This book is not meant as a textbook. It is intended to communicate the concepts behind fractals and chaos theory, as they apply to capital markets and economics. I have supplied no proofs of the theorems. those interested in such full mathematical treatments are referred to the bibliography, where an abundance of mathematical and scientific texts and papers is offered.

In his e-mail, Mr. Peters wrote that his book Fractal Market Analysis, 1994, which was published two years after the first edition of this this book, provides more analytical meat. I have not read Fractal Market Analysis so I can comment on this.

The criticism that this review holds the Chaos and Order to a set of standards that it is not intended to address may be true. Peters was probably the first person to write an approachable work on the application of fractals and chaos to financial markets. The book was originally written in 1992, before much of the work on the Hurst exponent and long memory processes, inspired by computer network modeling and analysis appeared.

While this book may have been pioneering in its time, it is still reasonable to ask if this book can be recommended in the year 2003. The fact remains that the book is dated.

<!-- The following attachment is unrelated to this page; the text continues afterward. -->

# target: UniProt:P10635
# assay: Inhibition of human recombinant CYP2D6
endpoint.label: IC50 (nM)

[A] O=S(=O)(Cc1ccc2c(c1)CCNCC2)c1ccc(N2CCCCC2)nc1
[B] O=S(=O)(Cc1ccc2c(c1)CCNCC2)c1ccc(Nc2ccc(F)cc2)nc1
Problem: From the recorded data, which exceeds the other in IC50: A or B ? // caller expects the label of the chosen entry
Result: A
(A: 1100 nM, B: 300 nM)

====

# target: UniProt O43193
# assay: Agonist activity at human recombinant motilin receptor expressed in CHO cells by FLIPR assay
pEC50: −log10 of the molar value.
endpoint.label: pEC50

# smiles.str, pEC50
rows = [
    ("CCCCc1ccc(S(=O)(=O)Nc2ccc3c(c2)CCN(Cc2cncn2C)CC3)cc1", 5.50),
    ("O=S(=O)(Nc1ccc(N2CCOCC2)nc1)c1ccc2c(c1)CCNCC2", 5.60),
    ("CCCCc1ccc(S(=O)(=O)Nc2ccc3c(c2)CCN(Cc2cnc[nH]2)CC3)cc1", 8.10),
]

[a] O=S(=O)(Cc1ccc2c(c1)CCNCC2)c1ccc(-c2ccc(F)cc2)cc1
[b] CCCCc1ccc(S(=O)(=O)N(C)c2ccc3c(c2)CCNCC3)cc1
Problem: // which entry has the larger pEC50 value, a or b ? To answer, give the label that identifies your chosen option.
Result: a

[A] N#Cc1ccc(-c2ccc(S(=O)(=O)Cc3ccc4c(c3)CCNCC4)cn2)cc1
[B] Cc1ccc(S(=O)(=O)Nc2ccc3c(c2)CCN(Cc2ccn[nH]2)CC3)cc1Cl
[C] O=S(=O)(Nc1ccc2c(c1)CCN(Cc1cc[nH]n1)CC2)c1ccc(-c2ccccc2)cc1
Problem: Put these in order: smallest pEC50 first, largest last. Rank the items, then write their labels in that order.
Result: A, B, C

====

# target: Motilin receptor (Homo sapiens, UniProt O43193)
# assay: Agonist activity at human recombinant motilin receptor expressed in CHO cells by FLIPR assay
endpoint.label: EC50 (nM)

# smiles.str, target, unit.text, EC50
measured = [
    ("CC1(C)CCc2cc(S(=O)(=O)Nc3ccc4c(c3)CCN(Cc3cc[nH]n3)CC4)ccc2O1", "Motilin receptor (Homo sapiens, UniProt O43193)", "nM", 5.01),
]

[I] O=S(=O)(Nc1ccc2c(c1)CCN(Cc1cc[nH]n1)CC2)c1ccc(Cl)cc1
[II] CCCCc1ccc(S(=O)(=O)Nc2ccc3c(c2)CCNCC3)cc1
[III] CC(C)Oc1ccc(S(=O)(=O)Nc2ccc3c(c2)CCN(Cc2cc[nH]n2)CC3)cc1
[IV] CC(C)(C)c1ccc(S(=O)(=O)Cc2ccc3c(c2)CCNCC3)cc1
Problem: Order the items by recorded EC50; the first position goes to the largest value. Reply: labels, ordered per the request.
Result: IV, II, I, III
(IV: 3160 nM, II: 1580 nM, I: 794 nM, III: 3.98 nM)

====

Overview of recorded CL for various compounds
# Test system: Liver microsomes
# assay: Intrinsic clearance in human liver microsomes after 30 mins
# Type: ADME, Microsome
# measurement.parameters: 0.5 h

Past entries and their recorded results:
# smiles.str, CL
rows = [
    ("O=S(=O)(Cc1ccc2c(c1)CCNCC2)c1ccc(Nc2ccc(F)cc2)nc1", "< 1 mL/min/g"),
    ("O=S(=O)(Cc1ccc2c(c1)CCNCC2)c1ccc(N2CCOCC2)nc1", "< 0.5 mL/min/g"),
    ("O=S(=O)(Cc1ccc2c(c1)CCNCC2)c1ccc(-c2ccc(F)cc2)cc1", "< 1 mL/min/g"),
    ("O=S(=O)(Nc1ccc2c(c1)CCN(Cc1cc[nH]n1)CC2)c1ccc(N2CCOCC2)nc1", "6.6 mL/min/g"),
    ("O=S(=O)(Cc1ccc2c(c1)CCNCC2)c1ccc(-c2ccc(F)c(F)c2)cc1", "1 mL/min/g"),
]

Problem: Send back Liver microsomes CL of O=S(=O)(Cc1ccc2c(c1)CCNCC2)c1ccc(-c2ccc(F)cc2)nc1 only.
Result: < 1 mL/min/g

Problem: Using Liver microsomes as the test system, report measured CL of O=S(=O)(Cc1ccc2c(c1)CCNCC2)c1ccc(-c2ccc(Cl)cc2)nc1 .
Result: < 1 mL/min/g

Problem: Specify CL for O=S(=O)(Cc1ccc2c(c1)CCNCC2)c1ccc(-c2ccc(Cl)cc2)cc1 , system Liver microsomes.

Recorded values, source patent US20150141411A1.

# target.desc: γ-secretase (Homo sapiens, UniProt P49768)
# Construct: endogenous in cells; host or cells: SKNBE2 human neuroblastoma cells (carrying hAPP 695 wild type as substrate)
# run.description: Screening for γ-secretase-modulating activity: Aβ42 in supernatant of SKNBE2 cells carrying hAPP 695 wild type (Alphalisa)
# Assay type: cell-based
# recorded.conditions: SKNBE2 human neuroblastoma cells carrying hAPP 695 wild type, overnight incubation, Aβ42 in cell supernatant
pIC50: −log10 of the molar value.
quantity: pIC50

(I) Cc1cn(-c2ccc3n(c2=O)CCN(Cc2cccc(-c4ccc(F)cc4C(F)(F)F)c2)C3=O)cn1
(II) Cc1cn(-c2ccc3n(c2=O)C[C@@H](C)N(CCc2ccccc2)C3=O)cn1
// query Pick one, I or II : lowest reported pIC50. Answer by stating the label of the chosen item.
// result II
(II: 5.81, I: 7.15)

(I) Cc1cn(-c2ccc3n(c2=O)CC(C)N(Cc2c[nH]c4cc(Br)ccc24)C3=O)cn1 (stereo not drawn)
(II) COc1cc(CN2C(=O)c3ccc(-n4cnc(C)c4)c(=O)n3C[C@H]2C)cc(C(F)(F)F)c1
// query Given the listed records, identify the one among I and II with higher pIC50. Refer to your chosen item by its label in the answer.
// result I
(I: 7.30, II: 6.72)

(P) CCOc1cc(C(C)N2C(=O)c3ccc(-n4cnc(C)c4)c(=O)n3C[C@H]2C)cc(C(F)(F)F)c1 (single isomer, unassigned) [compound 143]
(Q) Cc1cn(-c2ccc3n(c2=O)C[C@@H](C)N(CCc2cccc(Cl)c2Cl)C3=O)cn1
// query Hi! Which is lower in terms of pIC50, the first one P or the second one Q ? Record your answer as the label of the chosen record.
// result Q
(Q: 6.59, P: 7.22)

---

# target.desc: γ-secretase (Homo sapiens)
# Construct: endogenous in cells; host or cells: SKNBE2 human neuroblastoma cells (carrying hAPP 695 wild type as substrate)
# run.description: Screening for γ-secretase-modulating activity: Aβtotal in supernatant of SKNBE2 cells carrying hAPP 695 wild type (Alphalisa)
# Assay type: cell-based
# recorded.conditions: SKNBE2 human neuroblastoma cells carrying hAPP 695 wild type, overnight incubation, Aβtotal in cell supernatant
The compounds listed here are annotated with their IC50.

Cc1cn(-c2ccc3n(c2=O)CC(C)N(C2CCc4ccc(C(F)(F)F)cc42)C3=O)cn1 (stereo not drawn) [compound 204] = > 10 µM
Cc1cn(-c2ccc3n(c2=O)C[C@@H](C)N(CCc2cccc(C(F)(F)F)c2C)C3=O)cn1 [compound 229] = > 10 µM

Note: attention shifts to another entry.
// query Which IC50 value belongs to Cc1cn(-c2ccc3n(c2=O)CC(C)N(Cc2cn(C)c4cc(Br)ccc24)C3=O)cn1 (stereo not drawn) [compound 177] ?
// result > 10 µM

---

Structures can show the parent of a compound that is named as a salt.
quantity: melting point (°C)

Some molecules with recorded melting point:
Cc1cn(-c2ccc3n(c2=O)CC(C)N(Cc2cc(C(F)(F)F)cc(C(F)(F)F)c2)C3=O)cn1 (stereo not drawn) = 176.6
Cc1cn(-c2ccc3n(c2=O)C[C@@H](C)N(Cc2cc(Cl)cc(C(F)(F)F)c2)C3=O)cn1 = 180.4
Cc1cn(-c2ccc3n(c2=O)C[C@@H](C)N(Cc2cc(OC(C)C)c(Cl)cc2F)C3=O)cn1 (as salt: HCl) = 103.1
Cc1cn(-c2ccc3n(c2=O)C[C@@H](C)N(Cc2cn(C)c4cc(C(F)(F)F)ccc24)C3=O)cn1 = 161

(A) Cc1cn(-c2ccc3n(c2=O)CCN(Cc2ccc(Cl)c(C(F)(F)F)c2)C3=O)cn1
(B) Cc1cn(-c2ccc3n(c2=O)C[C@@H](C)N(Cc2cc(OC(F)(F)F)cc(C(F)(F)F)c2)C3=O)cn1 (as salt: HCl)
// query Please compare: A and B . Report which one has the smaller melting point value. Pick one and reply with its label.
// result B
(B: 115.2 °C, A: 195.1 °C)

I am still left with the question: how do we know what we know? This is a real problem with it comes to the analyzing and modeling markets. There are rarely cases where there are unambiguous answers. Understanding is built from a chain of evidance built from models and statistics. The Hurst exponent and the mathematics of chaos is complex and related to equations in statistics and frequency analysis. In many cases mathematical proofs give us little, because in some cases equations that can be proven correct do not provide good numeric results in practice. For any reader seeking to understand what the equations mean and how they apply, such a broad introduction may not be terribly useful. Without such background information there is also the chance that the author has made errors in analyzing this complex topic.

Ian Kaplan
February 2003
Last updated on: April 2003